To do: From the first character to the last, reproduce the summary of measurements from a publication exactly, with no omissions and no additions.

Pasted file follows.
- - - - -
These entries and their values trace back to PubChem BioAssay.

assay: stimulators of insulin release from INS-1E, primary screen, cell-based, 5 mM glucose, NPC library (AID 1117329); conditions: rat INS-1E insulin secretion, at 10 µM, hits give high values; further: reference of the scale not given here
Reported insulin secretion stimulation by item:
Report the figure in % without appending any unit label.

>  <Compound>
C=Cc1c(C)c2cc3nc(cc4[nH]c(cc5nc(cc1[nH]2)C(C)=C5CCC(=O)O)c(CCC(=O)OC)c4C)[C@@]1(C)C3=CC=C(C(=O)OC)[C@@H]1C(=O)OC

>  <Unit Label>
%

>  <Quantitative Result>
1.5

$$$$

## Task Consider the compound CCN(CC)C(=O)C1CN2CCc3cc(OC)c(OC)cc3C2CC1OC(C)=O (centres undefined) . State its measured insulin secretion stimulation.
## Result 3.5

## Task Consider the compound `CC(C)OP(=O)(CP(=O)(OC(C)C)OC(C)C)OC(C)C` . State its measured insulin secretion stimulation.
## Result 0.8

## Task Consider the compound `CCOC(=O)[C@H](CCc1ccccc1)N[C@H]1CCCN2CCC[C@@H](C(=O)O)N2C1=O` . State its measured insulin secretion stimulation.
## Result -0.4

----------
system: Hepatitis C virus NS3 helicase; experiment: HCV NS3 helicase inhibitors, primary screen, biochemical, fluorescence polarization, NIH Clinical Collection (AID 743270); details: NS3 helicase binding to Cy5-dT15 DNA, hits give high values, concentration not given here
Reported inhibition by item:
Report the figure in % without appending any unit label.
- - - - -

These entries and their values trace back to PubChem BioAssay.

assay: stimulators of insulin release from INS-1E, primary screen, cell-based, 5 mM glucose, NPC library (AID 1117329); conditions: rat INS-1E insulin secretion, at 10 µM, hits give high values; further: reference of the scale not given here
Reported insulin secretion stimulation by item:
Report the figure in % without appending any unit label.

>  <Compound>
C=Cc1c(C)c2cc3nc(cc4[nH]c(cc5nc(cc1[nH]2)C(C)=C5CCC(=O)O)c(CCC(=O)OC)c4C)[C@@]1(C)C3=CC=C(C(=O)OC)[C@@H]1C(=O)OC

>  <Unit Label>
%

>  <Quantitative Result>
1.5

$$$$

## Task Consider the compound CCN(CC)C(=O)C1CN2CCc3cc(OC)c(OC)cc3C2CC1OC(C)=O (centres undefined) . State its measured insulin secretion stimulation.
## Result 3.5

## Task Consider the compound `CC(C)OP(=O)(CP(=O)(OC(C)C)OC(C)C)OC(C)C` . State its measured insulin secretion stimulation.
## Result 0.8

## Task Consider the compound `CCOC(=O)[C@H](CCc1ccccc1)N[C@H]1CCCN2CCC[C@@H](C(=O)O)N2C1=O` . State its measured insulin secretion stimulation.
## Result -0.4

----------
system: Hepatitis C virus NS3 helicase; experiment: HCV NS3 helicase inhibitors, primary screen, biochemical, fluorescence polarization, NIH Clinical Collection (AID 743270); details: NS3 helicase binding to Cy5-dT15 DNA, hits give high values, concentration not given here
Reported inhibition by item:
Report the figure in % without appending any unit label.